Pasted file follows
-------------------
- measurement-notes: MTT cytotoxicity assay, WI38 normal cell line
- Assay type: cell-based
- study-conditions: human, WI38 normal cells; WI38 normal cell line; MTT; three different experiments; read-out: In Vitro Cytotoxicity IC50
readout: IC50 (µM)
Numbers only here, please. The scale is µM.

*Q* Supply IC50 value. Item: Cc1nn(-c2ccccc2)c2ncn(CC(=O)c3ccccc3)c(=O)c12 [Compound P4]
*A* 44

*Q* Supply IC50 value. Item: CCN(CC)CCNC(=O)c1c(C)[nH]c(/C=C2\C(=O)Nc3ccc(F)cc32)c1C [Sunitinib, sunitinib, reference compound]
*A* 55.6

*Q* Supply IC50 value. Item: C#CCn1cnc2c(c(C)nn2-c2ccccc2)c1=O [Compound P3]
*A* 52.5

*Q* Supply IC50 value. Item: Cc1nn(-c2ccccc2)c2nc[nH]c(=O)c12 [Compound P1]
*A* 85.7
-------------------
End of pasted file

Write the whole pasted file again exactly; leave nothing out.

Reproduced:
- measurement-notes: MTT cytotoxicity assay, WI38 normal cell line
- Assay type: cell-based
- study-conditions: human, WI38 normal cells; WI38 normal cell line; MTT; three different experiments; read-out: In Vitro Cytotoxicity IC50
readout: IC50 (µM)
Numbers only here, please. The scale is µM.

*Q* Supply IC50 value. Item: Cc1nn(-c2ccccc2)c2ncn(CC(=O)c3ccccc3)c(=O)c12 [Compound P4]
*A* 44

*Q* Supply IC50 value. Item: CCN(CC)CCNC(=O)c1c(C)[nH]c(/C=C2\C(=O)Nc3ccc(F)cc32)c1C [Sunitinib, sunitinib, reference compound]
*A* 55.6

*Q* Supply IC50 value. Item: C#CCn1cnc2c(c(C)nn2-c2ccccc2)c1=O [Compound P3]
*A* 52.5

*Q* Supply IC50 value. Item: Cc1nn(-c2ccccc2)c2nc[nH]c(=O)c12 [Compound P1]
*A* 85.7